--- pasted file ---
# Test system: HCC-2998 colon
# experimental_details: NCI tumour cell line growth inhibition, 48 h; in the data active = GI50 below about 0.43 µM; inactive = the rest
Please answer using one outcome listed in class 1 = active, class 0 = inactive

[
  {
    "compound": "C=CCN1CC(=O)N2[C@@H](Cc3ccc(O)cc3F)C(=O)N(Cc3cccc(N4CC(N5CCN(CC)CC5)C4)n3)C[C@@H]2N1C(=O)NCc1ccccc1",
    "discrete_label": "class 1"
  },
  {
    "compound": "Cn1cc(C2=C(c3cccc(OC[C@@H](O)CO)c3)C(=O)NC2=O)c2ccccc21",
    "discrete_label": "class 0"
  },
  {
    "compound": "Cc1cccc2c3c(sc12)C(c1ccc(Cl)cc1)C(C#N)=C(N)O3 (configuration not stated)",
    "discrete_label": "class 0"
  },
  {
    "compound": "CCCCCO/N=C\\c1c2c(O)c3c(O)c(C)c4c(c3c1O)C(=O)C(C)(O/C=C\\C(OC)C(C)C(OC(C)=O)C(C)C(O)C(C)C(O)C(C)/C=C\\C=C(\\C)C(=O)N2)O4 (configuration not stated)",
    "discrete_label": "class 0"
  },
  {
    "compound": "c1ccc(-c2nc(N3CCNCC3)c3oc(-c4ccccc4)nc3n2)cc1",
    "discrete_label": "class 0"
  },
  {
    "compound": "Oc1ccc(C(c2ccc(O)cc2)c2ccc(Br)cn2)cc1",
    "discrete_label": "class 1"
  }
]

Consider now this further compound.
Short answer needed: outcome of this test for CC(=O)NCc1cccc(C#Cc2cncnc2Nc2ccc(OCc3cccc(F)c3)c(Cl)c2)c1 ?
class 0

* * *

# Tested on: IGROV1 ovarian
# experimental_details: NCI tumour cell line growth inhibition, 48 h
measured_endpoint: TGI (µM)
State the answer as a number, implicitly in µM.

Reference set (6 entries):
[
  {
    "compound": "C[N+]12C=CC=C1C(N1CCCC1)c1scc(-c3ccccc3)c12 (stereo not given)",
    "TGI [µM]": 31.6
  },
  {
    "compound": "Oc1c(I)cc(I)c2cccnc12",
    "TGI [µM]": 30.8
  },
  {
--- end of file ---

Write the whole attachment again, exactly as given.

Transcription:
# Test system: HCC-2998 colon
# experimental_details: NCI tumour cell line growth inhibition, 48 h; in the data active = GI50 below about 0.43 µM; inactive = the rest
Please answer using one outcome listed in class 1 = active, class 0 = inactive

[
  {
    "compound": "C=CCN1CC(=O)N2[C@@H](Cc3ccc(O)cc3F)C(=O)N(Cc3cccc(N4CC(N5CCN(CC)CC5)C4)n3)C[C@@H]2N1C(=O)NCc1ccccc1",
    "discrete_label": "class 1"
  },
  {
    "compound": "Cn1cc(C2=C(c3cccc(OC[C@@H](O)CO)c3)C(=O)NC2=O)c2ccccc21",
    "discrete_label": "class 0"
  },
  {
    "compound": "Cc1cccc2c3c(sc12)C(c1ccc(Cl)cc1)C(C#N)=C(N)O3 (configuration not stated)",
    "discrete_label": "class 0"
  },
  {
    "compound": "CCCCCO/N=C\\c1c2c(O)c3c(O)c(C)c4c(c3c1O)C(=O)C(C)(O/C=C\\C(OC)C(C)C(OC(C)=O)C(C)C(O)C(C)C(O)C(C)/C=C\\C=C(\\C)C(=O)N2)O4 (configuration not stated)",
    "discrete_label": "class 0"
  },
  {
    "compound": "c1ccc(-c2nc(N3CCNCC3)c3oc(-c4ccccc4)nc3n2)cc1",
    "discrete_label": "class 0"
  },
  {
    "compound": "Oc1ccc(C(c2ccc(O)cc2)c2ccc(Br)cn2)cc1",
    "discrete_label": "class 1"
  }
]

Consider now this further compound.
Short answer needed: outcome of this test for CC(=O)NCc1cccc(C#Cc2cncnc2Nc2ccc(OCc3cccc(F)c3)c(Cl)c2)c1 ?
class 0

* * *

# Tested on: IGROV1 ovarian
# experimental_details: NCI tumour cell line growth inhibition, 48 h
measured_endpoint: TGI (µM)
State the answer as a number, implicitly in µM.

Reference set (6 entries):
[
  {
    "compound": "C[N+]12C=CC=C1C(N1CCCC1)c1scc(-c3ccccc3)c12 (stereo not given)",
    "TGI [µM]": 31.6
  },
  {
    "compound": "Oc1c(I)cc(I)c2cccnc12",
    "TGI [µM]": 30.8
  },
  {